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When Stars Collide

By Mike Wise
Monday, February 23, 2009

Some of those well-mannered Canadian kids -- the self-anointed puck purists -- just don't get Alex Ovechkin.

Take Sid the Kid, whose moniker served him so well after yesterday's humiliation at the hands of Ovie the Adult, indisputably hockey's greatest player.

After the sport's two young puck deities got chippy with each other near the Penguins' bench -- basically Zeus and Apollo on ice -- Ovechkin waved in mock fashion toward Crosby, almost inciting his peer in a game that was all Capitals, all the time.

If you were to ask Crosby, some of Ovechkin's showmanship and histrionics go overboard.

"I don't like it personally but that's him," Crosby said. "And like it or lump it, that's what he does. Some people like it, some people don't. Personally, I don't like it. But you know what, he's a good player."

Ovie, after the masses of cameras and microphones had cleared out, replied, "He's a good player, but I don't care what he say about me or my game."

Unleash the fury -- or at least the verbiage.

Crosby and the Penguins were not just beaten down by the Caps in a national TV matinee; Ovie punked their best player in a very non-traditional way, in a manner that has become, well, very Ovechkin.

And anathema to anything grand old puckheads revere about the game.

For instance, no one who grew up on a frozen pond in Ottawa or Nova Scotia cocked his glove toward his ear after a goal, exhorting the crowd to make more noise, as Ovechkin did this week. They certainly didn't leap into a pane of glass separating players and fans to commune with their crazed legions, like Ovechkin often does after a goal on his home ice.

The Verizon Vert is now part of the Ovie package, just as trash-talking a goalie is during a pre-game skate in South Florida. That's right, last week he playfully told Florida Panthers goalie Thomas Vokoun he would score twice against him -- then ended up with a hat trick.

And then there was his point toward the heavens, which understandably came after his otherworldly goal against Montreal on Wednesday. Did you see this stunning sequence? The steal at mid-ice, the pass off the boards to himself, the pirouette to regain control of the puck and, finally, a sublime slide and shot from his derriere -- arguably the most breathtaking goal of Ovechkin's young career. (Or at least this season.)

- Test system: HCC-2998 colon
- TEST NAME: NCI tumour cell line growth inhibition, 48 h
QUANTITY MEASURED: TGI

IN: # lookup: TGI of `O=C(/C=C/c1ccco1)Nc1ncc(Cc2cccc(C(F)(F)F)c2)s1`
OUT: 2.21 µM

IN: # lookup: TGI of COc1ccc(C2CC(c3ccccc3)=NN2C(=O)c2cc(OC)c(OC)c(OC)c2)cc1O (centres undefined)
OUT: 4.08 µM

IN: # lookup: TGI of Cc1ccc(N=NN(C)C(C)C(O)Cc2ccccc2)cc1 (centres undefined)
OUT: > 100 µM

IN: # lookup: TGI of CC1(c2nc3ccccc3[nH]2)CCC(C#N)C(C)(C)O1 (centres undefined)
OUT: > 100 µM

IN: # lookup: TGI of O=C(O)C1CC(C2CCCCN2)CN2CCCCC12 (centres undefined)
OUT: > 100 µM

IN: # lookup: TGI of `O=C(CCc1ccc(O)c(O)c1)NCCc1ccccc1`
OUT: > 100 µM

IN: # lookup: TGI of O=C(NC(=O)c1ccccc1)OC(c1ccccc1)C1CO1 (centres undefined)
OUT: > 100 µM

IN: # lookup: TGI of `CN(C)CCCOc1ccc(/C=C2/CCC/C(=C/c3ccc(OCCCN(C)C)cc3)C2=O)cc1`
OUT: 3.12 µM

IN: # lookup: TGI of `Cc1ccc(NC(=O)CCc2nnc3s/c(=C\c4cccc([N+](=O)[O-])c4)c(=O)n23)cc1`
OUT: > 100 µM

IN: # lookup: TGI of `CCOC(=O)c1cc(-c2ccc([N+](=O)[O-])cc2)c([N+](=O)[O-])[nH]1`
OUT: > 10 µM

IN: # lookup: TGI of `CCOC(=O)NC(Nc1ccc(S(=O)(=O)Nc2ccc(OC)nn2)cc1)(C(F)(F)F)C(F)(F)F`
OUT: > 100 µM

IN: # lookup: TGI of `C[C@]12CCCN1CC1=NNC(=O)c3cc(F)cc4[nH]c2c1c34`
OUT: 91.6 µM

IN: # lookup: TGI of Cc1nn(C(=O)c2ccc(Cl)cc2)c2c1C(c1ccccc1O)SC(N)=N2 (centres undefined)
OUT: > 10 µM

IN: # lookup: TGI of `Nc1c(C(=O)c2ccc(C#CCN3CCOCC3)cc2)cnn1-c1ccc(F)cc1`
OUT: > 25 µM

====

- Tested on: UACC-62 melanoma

Peter Bondra, recently retired, was asked yesterday between the first and second periods whether he had ever scored a similar goal.

"Not even close," said the Caps' career leader in points and goals. "I maybe score a crazy goal off the glass, hit the goalie in the back and went in. Maybe. But nothing like that, where I'm down, 'Where's the puck? Where's the puck?' and he gets it in.

"I don't know what else to say, he's just amazing."

Bondra, never known for any extreme celebration after scoring, said he has no problem with Ovechkin's flair and fire.

"Everything has limits and you have to respect your opponent," he began, "but it looks pure when he reacts to his scores."

Hal Gill, Pittsburgh's veteran defenseman: "If you don't like it, the best way to stop it is to keep him from scoring."

Bruce Boudreau, the Caps' coach, actually said he closed his eyes after Ovechkin's celebration on Wednesday. Asked to elaborate yesterday, he added that he would have begun laughing if he watched.

Of Ovie's emoting, which always seemed to be a hockey no-no, the former "Slap Shot" extra added, "If they don't like it, boo-hoo."

Even 73-year-old Eddie Johnston, who puts the old in old school, said he is okay with Ovechkin's celebrations. Said the former Penguins coach, who is now a special adviser for the team: "Everything would've flown except him going over to our bench. Great players should be beyond that."

So it turns out Crosby is the only person in the universe who actually has a problem with Ovechkin's boyish exuberance -- and this coming from the guy named Sid the Kid, who recently has copied Ovechkin's leap into the boards.

Describing the play in which he and Ovechkin tangled, "I was skating to the bench and he pushed me from behind so I gave him a shot back," Crosby said. "That's hockey and he likes to run around these days. That was it."

Ovie: "It was not a cheap shot. It was a game moment. If he don't like it, it's his problem."

Ovechkin, when asked if he agreed with Sports Illustrated's assessment that Crosby is the best player in the game, replied, "He's top three, top two players in the NHL." When asked where he stacks up, he added, smiling, "Ovechkin probably top 100."

See, more thinly veiled trash talk.

Look, the two players vying to pull in NHL numbers and fans like The Great One don't have to necessarily get along. In point of fact, Julius Erving and Larry Bird once traded chokeholds and haymakers during a nasty preseason fight.

But Crosby and Ovechkin should agree on one indisputable issue: Hockey is no longer one of a few North American team sports that can survive on their rivalries and history alone; it is one of dozens of entertainment options in a convoluted and depressed market.

No matter what the NHL was before, it needs personalities. It needs showmen. Brett Hull barely raising his stick after scoring doesn't sell anymore.

Going forward, Alex Ovechkin pointing to the heavens after his highlight goals -- and, yes, mocking his adversary for all to see -- puts fans in the seats and grows the product.

So there, Sidney.

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